Trump knew that to win the town council's approval, with this plan, he would need to have a historic preservation plan. Trump's attorney told the Town Council that Trump would offer to "voluntarily make an income tax deductible donation," vowing to preserve the interior of Mar-a-Lago.
The easement that Trump proposed covered not only the exterior of Mar-a-Lago but also “critical features” of the interior, which are not protected by the town’s rigorous rules.
Under its terms, Trump could continue to own and use Mar-a-Lago but must maintain, replace, rebuild and repair the critical features “in substantially the form and condition with substantially similar materials.”
Those features include carvings, columns, doors, windows, light fixtures, walls, floors and ceilings in 25 rooms, including bedrooms, the dining room, bathrooms and the living room. The easement also protects panoramic views of the ocean.
But the Town Council was highly suspicious of the brash New Yorker: If Trump wanted a club now, what would he ask for next?
During several meetings, council members quizzed the attorneys about the easement: When would Trump donate the easement? Whom would he donate it to? If they voted in favor of Trump's plan to turn Mar-a-Lago into a private club before Trump had secured the easement and donation to a non-profit, how could they be assured he would follow through?
To address some of those concerns, Trump selected the National Trust for Historic Preservation as the beneficiary to ensure Mar-a-Lago's finest features would be maintained forever. Trump's appraisers confirmed that the easement would lessen the value of the estate. If Trump were to try and sell the estate, the new owners would be bound by the easement's restrictions and could not alter those features.
Such an act would pay off for Trump, nonetheless. He could deduct the $5.7 million estimated value of those features from his income taxes — as long as his intentions were charitable.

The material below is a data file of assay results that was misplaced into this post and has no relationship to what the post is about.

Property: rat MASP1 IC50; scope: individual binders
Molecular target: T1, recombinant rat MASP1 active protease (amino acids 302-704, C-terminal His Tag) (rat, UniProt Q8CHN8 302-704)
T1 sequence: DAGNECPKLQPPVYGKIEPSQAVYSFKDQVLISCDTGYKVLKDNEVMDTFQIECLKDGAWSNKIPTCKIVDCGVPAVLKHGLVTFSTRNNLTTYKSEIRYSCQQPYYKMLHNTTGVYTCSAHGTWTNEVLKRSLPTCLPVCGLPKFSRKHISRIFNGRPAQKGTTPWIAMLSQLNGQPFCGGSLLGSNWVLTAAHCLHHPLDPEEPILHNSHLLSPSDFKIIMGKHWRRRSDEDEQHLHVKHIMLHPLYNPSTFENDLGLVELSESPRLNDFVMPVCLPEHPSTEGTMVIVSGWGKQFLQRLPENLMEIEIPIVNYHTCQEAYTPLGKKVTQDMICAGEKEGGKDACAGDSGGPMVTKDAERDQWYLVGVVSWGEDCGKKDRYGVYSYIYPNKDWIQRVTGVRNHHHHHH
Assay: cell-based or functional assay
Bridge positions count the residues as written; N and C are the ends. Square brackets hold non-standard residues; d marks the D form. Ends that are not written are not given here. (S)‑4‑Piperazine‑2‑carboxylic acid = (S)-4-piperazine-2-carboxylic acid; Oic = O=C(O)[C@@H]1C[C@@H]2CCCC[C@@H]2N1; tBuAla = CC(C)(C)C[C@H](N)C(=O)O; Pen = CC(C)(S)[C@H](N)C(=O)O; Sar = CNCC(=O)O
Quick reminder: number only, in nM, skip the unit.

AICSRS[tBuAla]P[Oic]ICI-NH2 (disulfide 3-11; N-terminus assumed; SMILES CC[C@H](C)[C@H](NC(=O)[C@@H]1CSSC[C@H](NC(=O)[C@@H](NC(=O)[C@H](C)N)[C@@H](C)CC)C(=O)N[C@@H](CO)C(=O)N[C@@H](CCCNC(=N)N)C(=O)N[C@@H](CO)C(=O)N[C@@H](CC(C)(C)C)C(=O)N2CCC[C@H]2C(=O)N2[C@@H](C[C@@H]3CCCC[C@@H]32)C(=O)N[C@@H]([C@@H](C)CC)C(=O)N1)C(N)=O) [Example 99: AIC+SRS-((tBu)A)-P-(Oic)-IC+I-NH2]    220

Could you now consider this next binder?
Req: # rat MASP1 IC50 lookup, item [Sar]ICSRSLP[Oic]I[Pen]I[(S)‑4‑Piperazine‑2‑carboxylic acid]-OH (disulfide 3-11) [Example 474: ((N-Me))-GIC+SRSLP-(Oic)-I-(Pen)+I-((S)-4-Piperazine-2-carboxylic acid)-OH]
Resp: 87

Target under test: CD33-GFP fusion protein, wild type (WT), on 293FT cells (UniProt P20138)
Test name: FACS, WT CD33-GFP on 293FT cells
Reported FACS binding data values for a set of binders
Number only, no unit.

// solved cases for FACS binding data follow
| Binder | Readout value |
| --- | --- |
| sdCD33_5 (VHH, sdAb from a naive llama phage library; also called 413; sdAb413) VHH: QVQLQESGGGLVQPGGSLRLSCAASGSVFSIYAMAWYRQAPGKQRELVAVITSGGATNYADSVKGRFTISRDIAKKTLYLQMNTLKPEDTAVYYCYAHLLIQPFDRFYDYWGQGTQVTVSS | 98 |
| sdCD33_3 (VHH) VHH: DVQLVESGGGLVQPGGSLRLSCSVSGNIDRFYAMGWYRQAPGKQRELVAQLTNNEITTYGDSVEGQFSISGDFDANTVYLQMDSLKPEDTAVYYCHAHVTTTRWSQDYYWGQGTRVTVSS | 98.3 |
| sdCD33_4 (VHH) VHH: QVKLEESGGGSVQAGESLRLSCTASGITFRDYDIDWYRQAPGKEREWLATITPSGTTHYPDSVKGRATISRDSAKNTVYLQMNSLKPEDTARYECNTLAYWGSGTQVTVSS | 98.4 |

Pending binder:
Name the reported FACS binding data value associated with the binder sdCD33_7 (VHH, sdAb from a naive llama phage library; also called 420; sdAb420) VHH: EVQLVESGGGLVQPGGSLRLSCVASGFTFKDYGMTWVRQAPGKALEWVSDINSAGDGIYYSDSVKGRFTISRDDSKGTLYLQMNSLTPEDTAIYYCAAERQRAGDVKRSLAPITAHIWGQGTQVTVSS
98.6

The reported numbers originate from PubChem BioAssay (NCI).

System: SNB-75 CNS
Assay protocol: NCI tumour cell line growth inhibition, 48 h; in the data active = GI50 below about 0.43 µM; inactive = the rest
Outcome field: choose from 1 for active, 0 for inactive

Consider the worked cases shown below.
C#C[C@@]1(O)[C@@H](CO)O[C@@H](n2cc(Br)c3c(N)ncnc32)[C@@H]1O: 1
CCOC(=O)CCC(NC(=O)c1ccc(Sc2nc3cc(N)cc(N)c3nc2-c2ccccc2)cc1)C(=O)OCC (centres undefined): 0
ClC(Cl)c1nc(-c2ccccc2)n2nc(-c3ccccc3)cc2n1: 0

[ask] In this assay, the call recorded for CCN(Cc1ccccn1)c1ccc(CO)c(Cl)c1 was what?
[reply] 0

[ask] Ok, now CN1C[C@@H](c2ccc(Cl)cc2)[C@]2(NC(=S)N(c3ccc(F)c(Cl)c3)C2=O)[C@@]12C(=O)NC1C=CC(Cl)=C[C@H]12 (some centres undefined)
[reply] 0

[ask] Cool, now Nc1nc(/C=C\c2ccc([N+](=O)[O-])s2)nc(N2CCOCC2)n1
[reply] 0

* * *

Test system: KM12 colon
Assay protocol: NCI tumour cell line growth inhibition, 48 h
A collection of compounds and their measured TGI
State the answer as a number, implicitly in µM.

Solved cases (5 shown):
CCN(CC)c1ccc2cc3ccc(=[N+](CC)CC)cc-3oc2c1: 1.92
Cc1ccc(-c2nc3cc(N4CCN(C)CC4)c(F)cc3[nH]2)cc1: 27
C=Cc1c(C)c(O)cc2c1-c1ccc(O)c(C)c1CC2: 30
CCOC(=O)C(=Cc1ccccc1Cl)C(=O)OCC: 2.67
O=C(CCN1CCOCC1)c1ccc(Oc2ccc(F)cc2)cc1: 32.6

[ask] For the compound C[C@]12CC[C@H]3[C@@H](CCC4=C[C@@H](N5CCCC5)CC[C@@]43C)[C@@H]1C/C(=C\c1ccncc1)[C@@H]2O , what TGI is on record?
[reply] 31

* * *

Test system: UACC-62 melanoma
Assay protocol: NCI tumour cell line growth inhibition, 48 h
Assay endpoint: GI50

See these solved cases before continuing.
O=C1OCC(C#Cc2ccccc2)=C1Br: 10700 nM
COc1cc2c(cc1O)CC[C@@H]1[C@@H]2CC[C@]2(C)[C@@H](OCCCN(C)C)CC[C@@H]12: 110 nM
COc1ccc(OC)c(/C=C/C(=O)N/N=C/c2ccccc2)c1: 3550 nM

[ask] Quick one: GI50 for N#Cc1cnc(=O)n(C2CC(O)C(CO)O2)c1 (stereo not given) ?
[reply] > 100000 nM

But Trump's promise couldn't be in writing, Trump's attorney told the council, according to meeting minutes and transcripts. If the council insisted Trump's commitment be in writing, his donation might be disqualified by the IRS as a charitable contribution.
But Trump's attorney could not get around the council's suspicions about Trump's willingness to follow through on the donation. To appease them, Trump promised the club would not open until the easement was in place. The Town Council still wasn't convinced, and the easement became a sticking point that threatened to derail the deal.
Council members wanted the easement in place before they signed the final agreement to allow the club to open its doors. Trump wanted the signed agreement in place before he donated the easement.
"Suppose I put preservation easements in place and then they decide to not sign the agreement?" he told a Palm Beach Daily News reporter for a story published Aug. 1, 1993. "Nobody has ever accused me of being stupid."
They eventually came to an agreement: Trump could have his club, but the town wouldn't issue a certificate of occupancy for it to begin operations until the easement was in place.
"If there is one blade of grass out of order, there will be no certificate of occupancy," Councilwoman Hermine Wiener said at the July 1993 meeting.
It took two years, but ultimately Trump donated the easement, and the town let the club open.
Since the Mar-a-Lago historic preservation easement, Trump has used the easement deduction on three other properties: Trump National Golf Club Bedminister; Seven Springs estate in Westchester County, N.Y.; and Trump National Golf Course in Los Angeles.
In all, Trump's easement donations account for about $119.3 million of roughly $130 million in personal and corporate charitable contributions reported to the I.R.S., according to investigations by the Palm Beach Post and New York Times.
The Times obtained Donald Trump’s tax information extending over more than two decades. An exhaustive report released Sunday — just two days before the first presidential debate between Trump and Democratic rival Joe Biden — revealed struggling properties, vast write-offs, an audit battle and hundreds of millions in debt coming due.